The influential Police Benevolent Association is quietly telling its members to list three Democratic candidates for mayor– Eric Adams, Andrew Yang and Kathryn Garcia — while warning that ranking any of the five other leading contenders could put an “anti-police” politician in office.
“At this time, the ONLY Democratic mayoral candidates that PBA members should consider including on their ballot are Eric Adams, Andrew Yang and Kathryn Garcia,” PBA President Pat Lynch wrote to his 24,000 members Monday, according to a copy of the email obtained by The Post.
“Among the leading contenders, these are the candidates who have prioritized public safety and rejected the ‘Defund the Police’ ideology,” Lynch wrote.
“Under the new ranked-choice system, ranking a candidate at ANY position could benefit that candidate. If you do not find a candidate acceptable, do not rank that person. Ranking candidates other than Yang, Adams and Garcia could inadvertently help an anti-police candidate win,” Lynch added.
Civil rights attorney Maya Wiley is one of those anti-police candidates who wants to slash $1 billion from the NYPD’s budget and couldn’t answer a question at a recent debate about whether or not cops should be allowed to carry guns.
Under the city’s new ranked-choice system voters can list their top five candidates and the ballots will be tallied by first, second, third, fourth and fifth choice, eliminating the need for runoff elections.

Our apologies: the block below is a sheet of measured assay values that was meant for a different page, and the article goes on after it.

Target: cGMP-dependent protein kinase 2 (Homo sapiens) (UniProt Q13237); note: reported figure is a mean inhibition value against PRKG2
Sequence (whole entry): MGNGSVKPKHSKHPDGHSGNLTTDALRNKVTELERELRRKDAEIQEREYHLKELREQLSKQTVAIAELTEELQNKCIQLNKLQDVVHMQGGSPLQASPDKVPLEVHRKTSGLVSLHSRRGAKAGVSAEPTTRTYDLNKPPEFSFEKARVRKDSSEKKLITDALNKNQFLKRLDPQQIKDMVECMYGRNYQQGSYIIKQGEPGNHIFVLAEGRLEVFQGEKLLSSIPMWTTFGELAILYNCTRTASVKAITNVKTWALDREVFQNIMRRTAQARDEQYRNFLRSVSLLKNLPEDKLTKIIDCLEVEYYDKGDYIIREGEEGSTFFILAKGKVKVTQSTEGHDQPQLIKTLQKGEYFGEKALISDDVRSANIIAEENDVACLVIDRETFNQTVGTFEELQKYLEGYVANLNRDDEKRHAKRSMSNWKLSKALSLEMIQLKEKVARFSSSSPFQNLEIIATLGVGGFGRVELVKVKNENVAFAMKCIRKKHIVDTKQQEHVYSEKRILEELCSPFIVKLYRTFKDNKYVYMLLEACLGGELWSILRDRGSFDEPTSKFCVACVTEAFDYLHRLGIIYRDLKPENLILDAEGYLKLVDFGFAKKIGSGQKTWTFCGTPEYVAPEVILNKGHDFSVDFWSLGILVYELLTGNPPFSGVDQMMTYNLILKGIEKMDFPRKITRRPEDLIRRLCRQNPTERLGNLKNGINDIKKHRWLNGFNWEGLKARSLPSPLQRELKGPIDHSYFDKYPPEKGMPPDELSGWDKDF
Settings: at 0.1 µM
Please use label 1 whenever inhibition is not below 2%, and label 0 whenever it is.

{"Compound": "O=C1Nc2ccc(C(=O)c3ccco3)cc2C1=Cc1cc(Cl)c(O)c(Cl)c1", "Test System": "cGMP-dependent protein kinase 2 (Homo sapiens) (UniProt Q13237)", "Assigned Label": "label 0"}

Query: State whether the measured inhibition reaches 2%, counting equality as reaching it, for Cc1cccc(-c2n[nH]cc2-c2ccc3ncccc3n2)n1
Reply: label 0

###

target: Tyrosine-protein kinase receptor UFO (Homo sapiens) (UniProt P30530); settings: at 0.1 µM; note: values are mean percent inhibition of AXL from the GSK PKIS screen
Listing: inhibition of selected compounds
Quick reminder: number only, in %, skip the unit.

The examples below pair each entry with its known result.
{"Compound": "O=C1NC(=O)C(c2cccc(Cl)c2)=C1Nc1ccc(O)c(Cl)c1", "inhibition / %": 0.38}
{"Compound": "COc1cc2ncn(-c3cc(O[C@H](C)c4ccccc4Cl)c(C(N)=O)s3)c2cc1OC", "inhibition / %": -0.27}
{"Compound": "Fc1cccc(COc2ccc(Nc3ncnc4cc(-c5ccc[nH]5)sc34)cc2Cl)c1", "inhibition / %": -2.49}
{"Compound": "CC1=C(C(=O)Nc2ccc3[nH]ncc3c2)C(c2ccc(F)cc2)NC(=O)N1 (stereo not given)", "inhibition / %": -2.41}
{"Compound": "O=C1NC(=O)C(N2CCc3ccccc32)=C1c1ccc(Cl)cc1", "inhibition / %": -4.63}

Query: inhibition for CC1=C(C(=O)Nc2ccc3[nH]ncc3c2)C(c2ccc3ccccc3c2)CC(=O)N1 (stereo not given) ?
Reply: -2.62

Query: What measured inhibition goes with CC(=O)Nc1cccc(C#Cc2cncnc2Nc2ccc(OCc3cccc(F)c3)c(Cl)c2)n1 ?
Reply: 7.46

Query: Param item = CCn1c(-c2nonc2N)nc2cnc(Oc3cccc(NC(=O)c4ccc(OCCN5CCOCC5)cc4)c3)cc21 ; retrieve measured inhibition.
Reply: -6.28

The union does not plan to make an endorsement in the Democratic primary, according to a source.
Most of the Democrats consider Lynch’s support toxic due to his backing former President Donald Trump, history of controversial remarks, and staunch defense of the NYPD.
Yet Lynch wrote in his email that the union “has been in communication with several mayoral campaigns.
“We will continue that dialog so that the candidates understand that the city’s path to safety and economic recovery MUST include support for New York City police officers,” he wrote.
Andrew Yang accepted the endorsement of the Captain’s Endowment Association in Lower Manhattan Monday. The nod was a slap in the face to opponent and retired NYPD captain Eric Adams, who was once a member of the union.
When asked if he’d accept the backing of any other police unions, Yang was noncommittal.
A spokeswoman for Adams said, “Eric is not accepting any police union endorsement until they support real reform in the department. That is why he returned the PBA’s contribution last year. As mayor he will work with rank-and-file police officers to deliver safety and justice for New Yorkers.”
Adams has tried to balance his tough-on-crime stance with his policy of reforming the NYPD.
A rep for Garcia said, “The campaign did not seek the PBA endorsement and Kathryn does not want the PBA’s endorsement. Making New York safer depends on completely rebuilding the culture of the NYPD, including full transparency and zero tolerance for infractions. The PBA has never shown any interest in those changes that will ensure every New Yorker can feel safe and feel respected.”
A new poll has Adams in first place, Garcia in second, Wiley in third and Yang in fourth.